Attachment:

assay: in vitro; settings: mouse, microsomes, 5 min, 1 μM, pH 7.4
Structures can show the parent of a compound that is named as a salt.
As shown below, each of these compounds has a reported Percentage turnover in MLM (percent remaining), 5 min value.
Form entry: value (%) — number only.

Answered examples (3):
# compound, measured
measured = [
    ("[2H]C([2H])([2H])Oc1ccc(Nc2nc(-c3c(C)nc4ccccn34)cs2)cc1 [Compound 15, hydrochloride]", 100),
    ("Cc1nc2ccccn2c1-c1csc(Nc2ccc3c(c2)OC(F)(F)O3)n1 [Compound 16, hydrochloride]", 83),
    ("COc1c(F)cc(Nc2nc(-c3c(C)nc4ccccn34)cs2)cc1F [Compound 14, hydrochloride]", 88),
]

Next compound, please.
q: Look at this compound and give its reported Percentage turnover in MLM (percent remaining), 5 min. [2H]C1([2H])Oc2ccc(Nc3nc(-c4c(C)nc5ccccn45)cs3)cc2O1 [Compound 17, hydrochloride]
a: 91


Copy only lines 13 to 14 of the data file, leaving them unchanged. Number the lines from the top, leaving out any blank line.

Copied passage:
q: Look at this compound and give its reported Percentage turnover in MLM (percent remaining), 5 min. [2H]C1([2H])Oc2ccc(Nc3nc(-c4c(C)nc5ccccn45)cs3)cc2O1 [Compound 17, hydrochloride]
a: 91